I struggle when it comes to efficiently storing bass fishing tackle. I’m not one of those guys who spends hours in his shop finding the perfect way to store obscure things. There’s absolutely nothing wrong with that and I envy those who are able to do it but that just ain’t Walker. I just like to catch bass and sometimes that means I throw a pile of stuff into a grocery sack when they’re biting, toss it in one of my back compartments and call it good.
A particular product caught my eye recently, however. I was able to test the Buzbe Quik Qube Tackle Bag and I’ll be totally straight with you: I’m going to order several more. It’s much different than most of the other soft bags on the market and in my opinion, it’s absolutely well worth the money. It’s pretty tough to differentiate yourself when manufacturing tackle storage solutions but I believe Buzbe has done a very impressive job with these tackle bags.
I won’t make this wordy because I feel like the photos will tell the story. But I’ve been using this bag to store extra fishing line and it has been an outstanding solution that keeps my boat compartments clean and organized.
I think I’ve finally found a line storage solution
I hate the thought of storing fishing line in my boat. In my shop, I can hang the spools on pegboard and everything looks clean as a whistle. But when it comes to keeping excess “emergency” line in my boat, I’ve never had a clue what to do. I normally store in my back port-side compartment and I’d have line all over the place. I’d dig back there to grab a rain jacket or a hoodie and there would be all kinds of fishing line wrapped around my stuff.
The Buzbe Quik Qube, however, has given me a much easier way to store my line. I really like the transparent viewing window so I can see exactly what I’m grabbing at all times. I’ve tried storing excess spools in small plastic bins and they just took up way too much room. I’ve also tried storing spools in gallon-sized plastic bags and they’d rip within just a few weeks of use. This tackle bag has proven to be tough as nails and I never have to worry about any ripping or tearing. It also has a small footprint which allows me to stuff it into small places in my boat.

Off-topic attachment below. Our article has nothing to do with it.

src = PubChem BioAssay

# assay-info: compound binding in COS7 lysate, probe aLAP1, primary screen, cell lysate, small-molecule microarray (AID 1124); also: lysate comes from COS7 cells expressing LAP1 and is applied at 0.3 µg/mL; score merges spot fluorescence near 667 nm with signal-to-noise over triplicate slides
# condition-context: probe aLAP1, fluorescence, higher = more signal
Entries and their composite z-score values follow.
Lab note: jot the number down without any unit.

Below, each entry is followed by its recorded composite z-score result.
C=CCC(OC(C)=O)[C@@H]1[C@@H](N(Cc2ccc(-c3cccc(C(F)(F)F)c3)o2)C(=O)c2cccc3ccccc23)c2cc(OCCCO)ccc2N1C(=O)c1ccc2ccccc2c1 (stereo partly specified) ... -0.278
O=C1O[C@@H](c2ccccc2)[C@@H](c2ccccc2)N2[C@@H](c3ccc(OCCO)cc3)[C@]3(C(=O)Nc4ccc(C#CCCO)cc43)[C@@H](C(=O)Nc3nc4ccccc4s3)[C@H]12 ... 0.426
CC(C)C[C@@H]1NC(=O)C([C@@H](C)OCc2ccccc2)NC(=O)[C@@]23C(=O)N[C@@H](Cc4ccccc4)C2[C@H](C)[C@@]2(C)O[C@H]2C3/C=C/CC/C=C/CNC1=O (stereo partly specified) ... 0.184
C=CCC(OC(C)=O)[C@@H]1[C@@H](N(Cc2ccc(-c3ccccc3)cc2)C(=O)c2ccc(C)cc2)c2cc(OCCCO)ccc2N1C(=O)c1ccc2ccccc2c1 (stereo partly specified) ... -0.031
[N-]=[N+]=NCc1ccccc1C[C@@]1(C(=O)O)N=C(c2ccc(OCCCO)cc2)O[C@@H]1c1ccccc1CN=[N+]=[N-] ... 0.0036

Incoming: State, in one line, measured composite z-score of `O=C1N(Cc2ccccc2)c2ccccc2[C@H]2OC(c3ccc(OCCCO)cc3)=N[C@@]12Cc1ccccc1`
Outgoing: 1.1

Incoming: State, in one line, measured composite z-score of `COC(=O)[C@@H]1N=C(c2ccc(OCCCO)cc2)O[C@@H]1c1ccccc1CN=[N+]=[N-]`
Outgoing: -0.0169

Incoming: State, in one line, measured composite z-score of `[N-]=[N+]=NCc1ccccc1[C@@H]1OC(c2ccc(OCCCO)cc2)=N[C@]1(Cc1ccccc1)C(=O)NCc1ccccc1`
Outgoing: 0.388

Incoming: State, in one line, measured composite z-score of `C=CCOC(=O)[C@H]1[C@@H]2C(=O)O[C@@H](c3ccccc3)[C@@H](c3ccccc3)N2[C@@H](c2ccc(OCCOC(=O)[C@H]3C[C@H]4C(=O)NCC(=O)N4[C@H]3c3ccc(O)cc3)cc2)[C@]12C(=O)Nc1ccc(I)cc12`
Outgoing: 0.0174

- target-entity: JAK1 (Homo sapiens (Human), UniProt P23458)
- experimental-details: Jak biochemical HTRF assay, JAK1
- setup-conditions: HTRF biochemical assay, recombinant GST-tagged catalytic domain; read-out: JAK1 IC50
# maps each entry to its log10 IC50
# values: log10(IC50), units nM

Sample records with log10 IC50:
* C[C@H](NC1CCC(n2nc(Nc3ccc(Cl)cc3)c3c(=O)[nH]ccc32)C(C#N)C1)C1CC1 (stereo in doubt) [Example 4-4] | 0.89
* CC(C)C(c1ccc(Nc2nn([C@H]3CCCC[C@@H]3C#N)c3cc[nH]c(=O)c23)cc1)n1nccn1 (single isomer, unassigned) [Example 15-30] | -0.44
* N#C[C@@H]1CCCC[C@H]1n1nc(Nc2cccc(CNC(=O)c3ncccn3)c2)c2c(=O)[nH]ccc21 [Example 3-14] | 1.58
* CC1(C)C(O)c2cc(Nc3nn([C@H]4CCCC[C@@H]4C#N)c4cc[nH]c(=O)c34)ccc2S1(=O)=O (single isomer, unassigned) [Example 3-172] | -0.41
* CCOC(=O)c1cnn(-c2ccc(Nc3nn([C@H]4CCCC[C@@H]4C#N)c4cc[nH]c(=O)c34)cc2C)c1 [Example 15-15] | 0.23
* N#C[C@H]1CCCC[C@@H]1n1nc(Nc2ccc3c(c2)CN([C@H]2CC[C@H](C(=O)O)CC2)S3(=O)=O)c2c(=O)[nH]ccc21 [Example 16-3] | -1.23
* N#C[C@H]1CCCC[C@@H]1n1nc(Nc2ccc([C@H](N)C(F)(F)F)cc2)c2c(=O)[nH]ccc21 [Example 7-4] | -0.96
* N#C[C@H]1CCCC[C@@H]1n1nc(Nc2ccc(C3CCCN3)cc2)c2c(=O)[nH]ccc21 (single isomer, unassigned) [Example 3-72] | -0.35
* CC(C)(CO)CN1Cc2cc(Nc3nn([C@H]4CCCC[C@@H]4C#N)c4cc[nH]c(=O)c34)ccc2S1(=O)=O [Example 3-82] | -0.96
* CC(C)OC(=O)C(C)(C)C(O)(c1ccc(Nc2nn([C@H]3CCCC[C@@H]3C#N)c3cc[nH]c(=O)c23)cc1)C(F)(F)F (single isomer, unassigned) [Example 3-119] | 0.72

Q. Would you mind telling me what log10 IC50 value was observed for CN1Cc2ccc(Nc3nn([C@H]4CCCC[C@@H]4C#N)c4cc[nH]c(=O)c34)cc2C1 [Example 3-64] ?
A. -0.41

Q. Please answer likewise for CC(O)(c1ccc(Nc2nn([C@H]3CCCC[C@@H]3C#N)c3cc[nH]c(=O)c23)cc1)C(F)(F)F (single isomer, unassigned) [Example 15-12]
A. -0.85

All kinds of storage possibilities
Just because I’ve been babbling about line storage doesn’t mean that this tackle bag is a one-dimensional item for the avid angler. I’d also like to have one of these bags for first aid items, jumper cables and also important and expensive soft-plastic swimbaits.
Being totally waterproof and built like a tank, this would be a really good bag for all kinds of emergency items. Heck, I’ve even thought about using one for storing toilet paper and a few pieces of dry/clean clothing just in case. You can act like it’s never happened to you, but I’m willing to bet otherwise if you’ve spent enough time on the water. There isn’t a fisherman on this earth who can have enough dry storage for those occasional situations.
You won’t have to baby it
I’ve used a bunch of somewhat-similar tackle bags and almost every single one has given me issues when it comes to the zipper mechanism. Again, I’m a simple dude and I don’t know how this stuff works. But when I zip or unzip a tackle bag, I expect the zipper to stay on the tracks and work as it should. I can’t count on both hands how many tackle bags have failed on me over the years.
So far at the time of this article, I’ve had an excellent experience with the zipper on this tackle bag. I don’t have to baby it and I’m able to zip and unzip it quickly and efficiently without worrying about breaking it.